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Shirakawa, by Stan Flewelling, is a book about the first Japanese immigrants to the White River Valley. It chronicles their early settlement, the lives of prominent local Japanese Americans, and the consequences of their internment during World War II.
This volume, available through the South King County Genealogical Society, contains a photocopy of the Terada Transcript (which includes translations of most of the family names from the Japanese stones), a transcript of the English language stones as of 1997, a brief history of the cemetery, drawings and photographs.
Located near the Auburn Library and Pioneer Cemetery, the White River Valley Museum contains many exhibits and information about the White River Valley's early settlers and history, including several of the people buried in the Auburn Pioneer Cemetery.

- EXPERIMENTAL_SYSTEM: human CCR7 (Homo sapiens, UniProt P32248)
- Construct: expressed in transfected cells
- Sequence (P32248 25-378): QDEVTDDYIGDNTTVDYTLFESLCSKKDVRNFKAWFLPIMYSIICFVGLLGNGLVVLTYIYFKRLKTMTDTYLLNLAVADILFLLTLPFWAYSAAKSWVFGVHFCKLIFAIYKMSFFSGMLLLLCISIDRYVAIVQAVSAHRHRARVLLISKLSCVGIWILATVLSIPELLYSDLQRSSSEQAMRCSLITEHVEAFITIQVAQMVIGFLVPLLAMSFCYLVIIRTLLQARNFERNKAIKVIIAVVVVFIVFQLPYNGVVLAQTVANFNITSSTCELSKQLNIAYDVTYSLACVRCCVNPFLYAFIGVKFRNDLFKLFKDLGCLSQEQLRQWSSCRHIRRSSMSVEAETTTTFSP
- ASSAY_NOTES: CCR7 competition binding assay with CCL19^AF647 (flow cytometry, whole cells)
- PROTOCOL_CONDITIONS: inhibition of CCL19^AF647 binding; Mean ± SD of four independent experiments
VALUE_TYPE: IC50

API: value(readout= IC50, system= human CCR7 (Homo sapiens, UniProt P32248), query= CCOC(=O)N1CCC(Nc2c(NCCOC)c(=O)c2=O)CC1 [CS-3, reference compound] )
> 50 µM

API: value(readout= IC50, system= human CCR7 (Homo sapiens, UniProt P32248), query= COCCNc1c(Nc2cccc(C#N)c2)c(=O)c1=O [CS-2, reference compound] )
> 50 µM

In early 1942, President Franklin Roosevelt signed Executive Order 9066, clearing the way for the removal of thousands of West Coast Japanese—many of them American citizens and none of whom had been convicted of any wrong doing—from their homes and communities. The White River Valley Japanese were sent first to California’s Pinedale Assembly Center as they waited for permanent internment camps to be built (Seattle’s Japanese were sent to Puyallup’s Camp Harmony for the same reason). Eventually the vast majority of the White River Valley Japanese were incarcerated in California’s Tule Lake and/or Idaho’s Minidoka Internment Centers.
Prior to Internment, approximately 300 Japanese families resided in Washington’s White River Valley. After the war, only 25 families returned.
Densho is a non-profit organization whose mission is to preserve the testimonies of Japanese Americans who were unjustly incarcerated during World War II before their memories are extinguished. They offer these irreplaceable firsthand accounts, coupled with historical images and teacher resources, to explore principles of democracy and promote equal justice for all.
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